The Comeback: How’s that, you say? Wasn’t the comeback one of the things you liked? Yes, but it also is a terrible punch to the solar plexus. That was a once in a generation comeback, something we’ve never seen from the Huskers before—23 points in the final 8:36 of the fourth quarter. Just think of all that had to go right: First, Miami had three red zone possessions end in 6 points after a penalty called back a touchdown and a Josh Kalu interception, keeping the deficit at 23 instead of 30+. Then the Canes had another TD called back by penalty, had a visibly legitimate catch nullified (because of the NCAA’s absurd rule that a receiver has to get two feet down, land, roll over, get up, make a sandwich, and write his mother back home before letting go of the ball), failed to convert makeable third downs, and committed a series of penalties. Nebraska had to score touchdowns on three straight possessions after scoring just one all day. They needed to convert a fourth down (on the TD to Reilly) and a pair of 2-point attempts, the percentage of which alone is under 25%. It took all of that to create the incredible, magical comeback on a tropical late afternoon turned evening. It would have been one of the great moments in Husker history. Instead, it dissipated as quickly as an afternoon Florida thundershower.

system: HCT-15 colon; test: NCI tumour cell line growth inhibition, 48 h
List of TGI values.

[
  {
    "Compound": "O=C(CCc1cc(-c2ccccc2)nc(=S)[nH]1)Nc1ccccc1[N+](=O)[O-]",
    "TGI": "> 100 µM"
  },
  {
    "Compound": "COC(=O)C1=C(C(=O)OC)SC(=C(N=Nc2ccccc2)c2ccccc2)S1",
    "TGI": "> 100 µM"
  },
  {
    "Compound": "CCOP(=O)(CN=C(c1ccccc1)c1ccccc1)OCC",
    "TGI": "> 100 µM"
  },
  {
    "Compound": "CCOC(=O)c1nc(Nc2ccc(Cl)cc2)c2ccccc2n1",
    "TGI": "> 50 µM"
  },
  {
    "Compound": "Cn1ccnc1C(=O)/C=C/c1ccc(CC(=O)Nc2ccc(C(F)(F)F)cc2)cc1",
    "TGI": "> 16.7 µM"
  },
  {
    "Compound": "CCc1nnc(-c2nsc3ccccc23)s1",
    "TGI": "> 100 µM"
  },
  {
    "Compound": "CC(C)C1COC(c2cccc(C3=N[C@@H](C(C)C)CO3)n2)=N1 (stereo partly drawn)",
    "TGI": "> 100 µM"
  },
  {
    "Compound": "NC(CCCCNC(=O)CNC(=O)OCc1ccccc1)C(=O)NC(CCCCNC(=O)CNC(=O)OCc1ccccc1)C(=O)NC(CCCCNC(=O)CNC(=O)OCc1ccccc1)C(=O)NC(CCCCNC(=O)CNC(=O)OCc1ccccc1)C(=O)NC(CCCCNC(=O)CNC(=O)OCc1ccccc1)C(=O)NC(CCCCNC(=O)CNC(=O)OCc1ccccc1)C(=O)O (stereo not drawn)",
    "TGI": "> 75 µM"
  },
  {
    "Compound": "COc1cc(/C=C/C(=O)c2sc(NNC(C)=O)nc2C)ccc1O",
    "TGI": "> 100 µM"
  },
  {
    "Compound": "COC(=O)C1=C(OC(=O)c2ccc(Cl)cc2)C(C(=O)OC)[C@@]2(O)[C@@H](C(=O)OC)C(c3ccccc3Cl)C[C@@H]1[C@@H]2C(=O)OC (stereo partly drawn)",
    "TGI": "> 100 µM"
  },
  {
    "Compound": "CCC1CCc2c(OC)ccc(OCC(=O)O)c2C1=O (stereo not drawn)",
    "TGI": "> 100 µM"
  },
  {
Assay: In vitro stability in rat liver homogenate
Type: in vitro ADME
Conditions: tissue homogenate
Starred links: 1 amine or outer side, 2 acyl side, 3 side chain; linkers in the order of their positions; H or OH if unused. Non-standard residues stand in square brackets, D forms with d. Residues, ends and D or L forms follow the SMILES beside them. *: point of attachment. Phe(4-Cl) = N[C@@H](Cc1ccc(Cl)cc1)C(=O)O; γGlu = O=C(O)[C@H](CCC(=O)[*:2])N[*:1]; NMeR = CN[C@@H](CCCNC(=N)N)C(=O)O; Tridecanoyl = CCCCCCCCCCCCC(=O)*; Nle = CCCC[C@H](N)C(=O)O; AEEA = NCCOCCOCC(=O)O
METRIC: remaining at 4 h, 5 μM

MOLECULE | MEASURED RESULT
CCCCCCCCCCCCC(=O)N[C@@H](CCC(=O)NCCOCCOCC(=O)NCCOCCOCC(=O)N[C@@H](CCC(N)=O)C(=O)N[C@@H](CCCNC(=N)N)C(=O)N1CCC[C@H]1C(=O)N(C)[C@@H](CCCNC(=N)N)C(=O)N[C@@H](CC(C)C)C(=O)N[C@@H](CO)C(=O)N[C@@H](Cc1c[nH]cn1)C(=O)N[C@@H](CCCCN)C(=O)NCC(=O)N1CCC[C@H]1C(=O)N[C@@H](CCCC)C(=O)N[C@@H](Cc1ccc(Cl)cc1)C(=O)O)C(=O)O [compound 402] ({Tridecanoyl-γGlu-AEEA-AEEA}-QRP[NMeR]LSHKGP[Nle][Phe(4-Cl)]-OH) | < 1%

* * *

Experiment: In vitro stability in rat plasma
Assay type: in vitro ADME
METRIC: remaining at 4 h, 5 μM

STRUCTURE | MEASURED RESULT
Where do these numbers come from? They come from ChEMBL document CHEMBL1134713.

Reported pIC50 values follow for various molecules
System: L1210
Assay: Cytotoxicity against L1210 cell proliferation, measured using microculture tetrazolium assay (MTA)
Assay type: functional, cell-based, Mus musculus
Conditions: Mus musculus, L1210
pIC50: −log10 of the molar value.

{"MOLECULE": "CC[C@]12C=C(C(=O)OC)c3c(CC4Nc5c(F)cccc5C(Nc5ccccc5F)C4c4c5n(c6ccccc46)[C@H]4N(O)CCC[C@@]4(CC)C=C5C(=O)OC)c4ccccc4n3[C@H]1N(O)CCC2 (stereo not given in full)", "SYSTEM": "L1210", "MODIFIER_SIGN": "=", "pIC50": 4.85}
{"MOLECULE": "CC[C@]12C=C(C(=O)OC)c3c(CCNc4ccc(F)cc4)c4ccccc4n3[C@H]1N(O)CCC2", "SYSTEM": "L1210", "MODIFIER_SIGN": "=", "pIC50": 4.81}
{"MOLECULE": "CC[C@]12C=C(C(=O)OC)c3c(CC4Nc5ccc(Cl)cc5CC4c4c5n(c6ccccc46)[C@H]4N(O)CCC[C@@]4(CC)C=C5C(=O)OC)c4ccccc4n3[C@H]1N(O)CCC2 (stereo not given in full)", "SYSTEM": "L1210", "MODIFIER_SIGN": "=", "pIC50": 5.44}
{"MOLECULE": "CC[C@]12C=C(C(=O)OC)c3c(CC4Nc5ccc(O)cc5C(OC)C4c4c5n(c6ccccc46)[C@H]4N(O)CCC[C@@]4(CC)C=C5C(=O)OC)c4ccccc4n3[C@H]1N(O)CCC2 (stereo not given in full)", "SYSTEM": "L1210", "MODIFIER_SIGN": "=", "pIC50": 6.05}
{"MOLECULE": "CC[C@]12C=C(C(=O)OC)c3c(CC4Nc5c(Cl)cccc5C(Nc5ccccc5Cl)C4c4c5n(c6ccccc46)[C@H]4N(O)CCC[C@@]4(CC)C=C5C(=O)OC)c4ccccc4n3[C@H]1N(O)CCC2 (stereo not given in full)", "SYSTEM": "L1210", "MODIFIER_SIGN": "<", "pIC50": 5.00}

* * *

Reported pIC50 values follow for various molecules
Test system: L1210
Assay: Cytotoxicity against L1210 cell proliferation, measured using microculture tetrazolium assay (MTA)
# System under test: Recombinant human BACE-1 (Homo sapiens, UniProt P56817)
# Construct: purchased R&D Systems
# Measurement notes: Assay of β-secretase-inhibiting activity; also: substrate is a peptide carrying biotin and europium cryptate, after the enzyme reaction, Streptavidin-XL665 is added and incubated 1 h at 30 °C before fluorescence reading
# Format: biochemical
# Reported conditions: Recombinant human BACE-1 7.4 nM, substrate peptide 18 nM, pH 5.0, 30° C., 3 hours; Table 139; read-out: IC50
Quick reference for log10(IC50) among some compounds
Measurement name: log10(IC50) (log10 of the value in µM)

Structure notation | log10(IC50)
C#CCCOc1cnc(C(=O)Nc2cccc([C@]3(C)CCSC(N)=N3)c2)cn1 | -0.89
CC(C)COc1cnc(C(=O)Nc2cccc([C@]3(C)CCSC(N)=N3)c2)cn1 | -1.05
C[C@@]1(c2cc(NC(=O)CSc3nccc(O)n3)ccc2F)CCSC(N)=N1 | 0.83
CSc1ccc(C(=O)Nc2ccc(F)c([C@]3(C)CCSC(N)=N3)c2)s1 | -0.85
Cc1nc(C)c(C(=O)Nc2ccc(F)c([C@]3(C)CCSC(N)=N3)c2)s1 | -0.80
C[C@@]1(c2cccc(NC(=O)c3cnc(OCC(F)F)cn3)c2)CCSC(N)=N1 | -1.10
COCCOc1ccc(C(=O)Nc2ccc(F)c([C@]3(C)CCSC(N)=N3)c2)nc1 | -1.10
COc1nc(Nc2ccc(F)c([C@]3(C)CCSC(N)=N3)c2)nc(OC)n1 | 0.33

At the End of the Day
This is not the time to panic. I say that because, the last sixth of the game aside, Nebraska looked terrible. Just as was the case with BYU, had they won, it would have felt like they got away with something. Being 1-2 is a strange feeling for Husker fans my age or younger, and the streak of nine-win seasons looks to be in jeopardy. However, the sky is not falling. Nebraska’s mistakes are largely, one would think, correctible. In theory, the coaching staff and players will begin to gel. Mark Banker will figure out his defense. Danny Langsdorf will formulate a bread-and-butter on offense. Youth will mature. DPE will come back! Nebraska can still be, I believe, a very solid team come November and can still win the Big Ten West. To me, Minnesota sets up as the key game of the season (first time that’s ever been said by a Big Ten contender). The Huskers should beat Southern Miss and Illinois (they may not be lay-ups, but they’re certainly open jumpers from the elbow) but will likely struggle against Wisconsin. At the beginning of the year, I picked them to start the year 3-3, and that’s where I see them now. If they beat Minnesota, they’ll have a chance to gain some momentum before the Spartans come to town. If they lose, they’ll be facing a better-than-expected Northwestern team and the possibility of not going bowling. Bo Pelini’s first team started 3-3, remember, but aside from a loss to a highly ranked Sooner team, ran the table down the stretch. Come bowl season, they were much improved from the squad that let Missouri name it’s score in Lincoln in week five. It’s too early to bail on the Huskers. Yes, the season could fall apart. But judging by what I saw in the South Florida gloom Saturday night, I don’t think it will.